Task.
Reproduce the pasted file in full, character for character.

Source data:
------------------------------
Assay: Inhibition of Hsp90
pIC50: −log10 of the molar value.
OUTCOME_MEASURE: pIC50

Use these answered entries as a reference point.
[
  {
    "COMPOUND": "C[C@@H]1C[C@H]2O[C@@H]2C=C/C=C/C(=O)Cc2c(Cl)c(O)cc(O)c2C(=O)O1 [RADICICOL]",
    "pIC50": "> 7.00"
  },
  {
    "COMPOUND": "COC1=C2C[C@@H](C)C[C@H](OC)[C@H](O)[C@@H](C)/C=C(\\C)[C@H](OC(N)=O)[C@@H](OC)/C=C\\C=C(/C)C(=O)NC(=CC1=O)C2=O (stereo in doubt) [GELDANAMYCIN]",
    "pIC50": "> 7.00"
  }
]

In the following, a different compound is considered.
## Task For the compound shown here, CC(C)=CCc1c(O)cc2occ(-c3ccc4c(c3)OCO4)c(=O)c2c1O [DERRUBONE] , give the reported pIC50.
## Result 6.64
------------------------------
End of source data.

Assay: Inhibition of Hsp90
pIC50: −log10 of the molar value.
OUTCOME_MEASURE: pIC50

Use these answered entries as a reference point.
[
  {
    "COMPOUND": "C[C@@H]1C[C@H]2O[C@@H]2C=C/C=C/C(=O)Cc2c(Cl)c(O)cc(O)c2C(=O)O1 [RADICICOL]",
    "pIC50": "> 7.00"
  },
  {
    "COMPOUND": "COC1=C2C[C@@H](C)C[C@H](OC)[C@H](O)[C@@H](C)/C=C(\\C)[C@H](OC(N)=O)[C@@H](OC)/C=C\\C=C(/C)C(=O)NC(=CC1=O)C2=O (stereo in doubt) [GELDANAMYCIN]",
    "pIC50": "> 7.00"
  }
]

In the following, a different compound is considered.
## Task For the compound shown here, CC(C)=CCc1c(O)cc2occ(-c3ccc4c(c3)OCO4)c(=O)c2c1O [DERRUBONE] , give the reported pIC50.
## Result 6.64